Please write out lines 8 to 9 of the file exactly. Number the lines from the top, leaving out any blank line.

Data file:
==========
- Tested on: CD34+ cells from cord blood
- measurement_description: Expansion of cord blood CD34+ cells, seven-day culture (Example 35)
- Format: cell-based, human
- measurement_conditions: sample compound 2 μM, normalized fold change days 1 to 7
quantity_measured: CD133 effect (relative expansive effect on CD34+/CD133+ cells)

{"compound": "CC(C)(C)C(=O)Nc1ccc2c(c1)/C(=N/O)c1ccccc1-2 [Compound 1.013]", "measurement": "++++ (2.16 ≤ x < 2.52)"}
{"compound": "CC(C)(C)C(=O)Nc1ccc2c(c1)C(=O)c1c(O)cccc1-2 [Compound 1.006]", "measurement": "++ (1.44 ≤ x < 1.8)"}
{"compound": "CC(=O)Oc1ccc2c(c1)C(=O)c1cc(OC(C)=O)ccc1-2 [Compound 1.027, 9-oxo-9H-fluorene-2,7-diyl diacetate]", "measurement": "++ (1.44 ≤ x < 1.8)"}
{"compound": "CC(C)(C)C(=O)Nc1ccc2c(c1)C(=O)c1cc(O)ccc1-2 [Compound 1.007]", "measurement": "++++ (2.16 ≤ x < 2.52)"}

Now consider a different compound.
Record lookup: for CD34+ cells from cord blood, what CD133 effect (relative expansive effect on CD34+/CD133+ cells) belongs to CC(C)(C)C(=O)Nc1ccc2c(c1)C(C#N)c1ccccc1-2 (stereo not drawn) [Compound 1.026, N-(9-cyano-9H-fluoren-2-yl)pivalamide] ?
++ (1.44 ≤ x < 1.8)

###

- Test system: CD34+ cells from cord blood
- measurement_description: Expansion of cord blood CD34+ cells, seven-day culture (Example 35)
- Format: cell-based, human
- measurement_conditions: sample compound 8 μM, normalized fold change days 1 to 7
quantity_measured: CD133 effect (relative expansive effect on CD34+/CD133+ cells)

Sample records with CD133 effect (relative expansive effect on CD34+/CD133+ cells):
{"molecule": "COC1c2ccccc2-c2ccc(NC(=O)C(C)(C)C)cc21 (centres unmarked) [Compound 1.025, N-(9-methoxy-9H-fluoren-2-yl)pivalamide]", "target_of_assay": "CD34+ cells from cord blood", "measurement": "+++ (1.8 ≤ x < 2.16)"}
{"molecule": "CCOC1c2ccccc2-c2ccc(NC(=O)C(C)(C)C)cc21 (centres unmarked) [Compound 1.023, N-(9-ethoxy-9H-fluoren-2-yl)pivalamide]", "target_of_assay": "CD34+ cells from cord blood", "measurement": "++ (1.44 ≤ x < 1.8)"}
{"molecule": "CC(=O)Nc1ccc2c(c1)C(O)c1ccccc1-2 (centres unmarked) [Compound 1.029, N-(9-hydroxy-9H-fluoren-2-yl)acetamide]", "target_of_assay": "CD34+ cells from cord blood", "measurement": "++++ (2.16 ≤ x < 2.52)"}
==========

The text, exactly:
{"compound": "CC(=O)Oc1ccc2c(c1)C(=O)c1cc(OC(C)=O)ccc1-2 [Compound 1.027, 9-oxo-9H-fluorene-2,7-diyl diacetate]", "measurement": "++ (1.44 ≤ x < 1.8)"}
{"compound": "CC(C)(C)C(=O)Nc1ccc2c(c1)C(=O)c1cc(O)ccc1-2 [Compound 1.007]", "measurement": "++++ (2.16 ≤ x < 2.52)"}